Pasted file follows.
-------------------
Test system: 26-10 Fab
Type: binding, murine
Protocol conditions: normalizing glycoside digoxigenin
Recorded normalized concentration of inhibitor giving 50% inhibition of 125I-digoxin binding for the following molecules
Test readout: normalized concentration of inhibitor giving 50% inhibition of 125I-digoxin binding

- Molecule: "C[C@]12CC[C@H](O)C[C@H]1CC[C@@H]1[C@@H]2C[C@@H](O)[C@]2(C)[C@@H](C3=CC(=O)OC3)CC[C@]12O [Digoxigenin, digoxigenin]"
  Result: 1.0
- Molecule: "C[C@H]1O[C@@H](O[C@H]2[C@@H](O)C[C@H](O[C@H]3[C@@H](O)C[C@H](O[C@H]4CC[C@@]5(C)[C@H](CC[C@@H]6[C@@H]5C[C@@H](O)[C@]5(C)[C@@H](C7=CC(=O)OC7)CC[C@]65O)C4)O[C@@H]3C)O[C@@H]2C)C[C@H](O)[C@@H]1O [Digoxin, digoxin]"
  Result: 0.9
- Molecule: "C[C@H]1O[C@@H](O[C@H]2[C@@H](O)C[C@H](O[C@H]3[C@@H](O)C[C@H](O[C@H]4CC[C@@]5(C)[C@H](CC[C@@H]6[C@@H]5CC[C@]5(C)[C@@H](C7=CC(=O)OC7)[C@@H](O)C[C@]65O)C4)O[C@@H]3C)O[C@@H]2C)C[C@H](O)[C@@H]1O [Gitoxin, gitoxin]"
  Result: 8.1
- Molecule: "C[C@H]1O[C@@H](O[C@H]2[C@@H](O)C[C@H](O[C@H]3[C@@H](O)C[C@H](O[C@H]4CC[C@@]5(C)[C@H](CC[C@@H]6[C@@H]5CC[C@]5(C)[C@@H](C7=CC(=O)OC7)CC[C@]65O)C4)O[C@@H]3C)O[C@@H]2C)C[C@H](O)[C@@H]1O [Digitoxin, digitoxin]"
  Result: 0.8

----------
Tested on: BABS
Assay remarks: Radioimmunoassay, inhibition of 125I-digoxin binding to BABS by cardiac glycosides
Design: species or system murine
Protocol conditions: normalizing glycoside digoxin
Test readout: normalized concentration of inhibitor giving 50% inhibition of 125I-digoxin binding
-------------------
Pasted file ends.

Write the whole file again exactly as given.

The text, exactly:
Test system: 26-10 Fab
Type: binding, murine
Protocol conditions: normalizing glycoside digoxigenin
Recorded normalized concentration of inhibitor giving 50% inhibition of 125I-digoxin binding for the following molecules
Test readout: normalized concentration of inhibitor giving 50% inhibition of 125I-digoxin binding

- Molecule: "C[C@]12CC[C@H](O)C[C@H]1CC[C@@H]1[C@@H]2C[C@@H](O)[C@]2(C)[C@@H](C3=CC(=O)OC3)CC[C@]12O [Digoxigenin, digoxigenin]"
  Result: 1.0
- Molecule: "C[C@H]1O[C@@H](O[C@H]2[C@@H](O)C[C@H](O[C@H]3[C@@H](O)C[C@H](O[C@H]4CC[C@@]5(C)[C@H](CC[C@@H]6[C@@H]5C[C@@H](O)[C@]5(C)[C@@H](C7=CC(=O)OC7)CC[C@]65O)C4)O[C@@H]3C)O[C@@H]2C)C[C@H](O)[C@@H]1O [Digoxin, digoxin]"
  Result: 0.9
- Molecule: "C[C@H]1O[C@@H](O[C@H]2[C@@H](O)C[C@H](O[C@H]3[C@@H](O)C[C@H](O[C@H]4CC[C@@]5(C)[C@H](CC[C@@H]6[C@@H]5CC[C@]5(C)[C@@H](C7=CC(=O)OC7)[C@@H](O)C[C@]65O)C4)O[C@@H]3C)O[C@@H]2C)C[C@H](O)[C@@H]1O [Gitoxin, gitoxin]"
  Result: 8.1
- Molecule: "C[C@H]1O[C@@H](O[C@H]2[C@@H](O)C[C@H](O[C@H]3[C@@H](O)C[C@H](O[C@H]4CC[C@@]5(C)[C@H](CC[C@@H]6[C@@H]5CC[C@]5(C)[C@@H](C7=CC(=O)OC7)CC[C@]65O)C4)O[C@@H]3C)O[C@@H]2C)C[C@H](O)[C@@H]1O [Digitoxin, digitoxin]"
  Result: 0.8

----------
Tested on: BABS
Assay remarks: Radioimmunoassay, inhibition of 125I-digoxin binding to BABS by cardiac glycosides
Design: species or system murine
Protocol conditions: normalizing glycoside digoxin
Test readout: normalized concentration of inhibitor giving 50% inhibition of 125I-digoxin binding